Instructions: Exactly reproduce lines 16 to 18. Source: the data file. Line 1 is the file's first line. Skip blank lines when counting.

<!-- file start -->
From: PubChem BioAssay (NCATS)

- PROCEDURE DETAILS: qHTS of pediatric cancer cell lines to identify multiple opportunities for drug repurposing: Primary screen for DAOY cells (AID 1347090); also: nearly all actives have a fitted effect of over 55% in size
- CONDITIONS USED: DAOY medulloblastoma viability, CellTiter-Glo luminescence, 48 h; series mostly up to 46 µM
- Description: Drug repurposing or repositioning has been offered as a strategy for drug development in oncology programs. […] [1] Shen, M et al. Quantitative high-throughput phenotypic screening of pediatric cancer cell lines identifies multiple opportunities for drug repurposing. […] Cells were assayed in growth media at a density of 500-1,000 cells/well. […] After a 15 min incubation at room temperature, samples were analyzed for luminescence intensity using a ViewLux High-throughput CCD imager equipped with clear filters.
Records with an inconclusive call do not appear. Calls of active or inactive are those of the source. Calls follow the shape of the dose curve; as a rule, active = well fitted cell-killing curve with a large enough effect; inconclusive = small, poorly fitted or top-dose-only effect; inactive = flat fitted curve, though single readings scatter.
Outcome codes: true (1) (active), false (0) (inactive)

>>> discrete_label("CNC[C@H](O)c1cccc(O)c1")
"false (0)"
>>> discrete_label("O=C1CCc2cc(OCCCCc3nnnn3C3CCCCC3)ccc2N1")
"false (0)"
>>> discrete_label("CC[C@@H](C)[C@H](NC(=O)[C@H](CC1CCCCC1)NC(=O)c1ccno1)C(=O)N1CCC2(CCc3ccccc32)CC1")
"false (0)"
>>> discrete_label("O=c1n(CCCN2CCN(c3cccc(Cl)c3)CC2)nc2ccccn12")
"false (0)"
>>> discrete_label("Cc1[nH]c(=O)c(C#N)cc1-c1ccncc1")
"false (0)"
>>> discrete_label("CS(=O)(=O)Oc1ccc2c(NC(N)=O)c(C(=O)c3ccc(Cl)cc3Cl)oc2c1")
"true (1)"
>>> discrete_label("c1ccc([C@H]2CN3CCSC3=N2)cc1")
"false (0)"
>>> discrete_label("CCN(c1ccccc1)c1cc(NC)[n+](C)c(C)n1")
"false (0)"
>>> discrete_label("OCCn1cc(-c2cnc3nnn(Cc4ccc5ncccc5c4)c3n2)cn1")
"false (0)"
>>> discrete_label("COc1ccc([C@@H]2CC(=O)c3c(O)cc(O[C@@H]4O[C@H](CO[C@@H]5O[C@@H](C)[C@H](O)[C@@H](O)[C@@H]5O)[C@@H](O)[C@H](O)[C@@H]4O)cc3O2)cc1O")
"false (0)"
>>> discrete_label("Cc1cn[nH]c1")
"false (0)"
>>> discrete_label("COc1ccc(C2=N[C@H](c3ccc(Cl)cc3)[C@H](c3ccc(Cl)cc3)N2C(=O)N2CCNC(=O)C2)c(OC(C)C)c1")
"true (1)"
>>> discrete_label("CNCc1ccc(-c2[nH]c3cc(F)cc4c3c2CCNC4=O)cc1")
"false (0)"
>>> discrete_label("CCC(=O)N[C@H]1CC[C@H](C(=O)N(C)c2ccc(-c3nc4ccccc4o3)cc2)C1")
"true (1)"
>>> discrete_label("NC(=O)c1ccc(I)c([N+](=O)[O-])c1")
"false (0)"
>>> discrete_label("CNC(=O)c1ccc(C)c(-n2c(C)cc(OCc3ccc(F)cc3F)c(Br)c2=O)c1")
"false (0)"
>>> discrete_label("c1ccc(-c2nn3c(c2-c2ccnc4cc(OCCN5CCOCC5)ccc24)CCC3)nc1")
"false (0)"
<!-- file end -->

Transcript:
"false (0)"
>>> discrete_label("CS(=O)(=O)Oc1ccc2c(NC(N)=O)c(C(=O)c3ccc(Cl)cc3Cl)oc2c1")
"true (1)"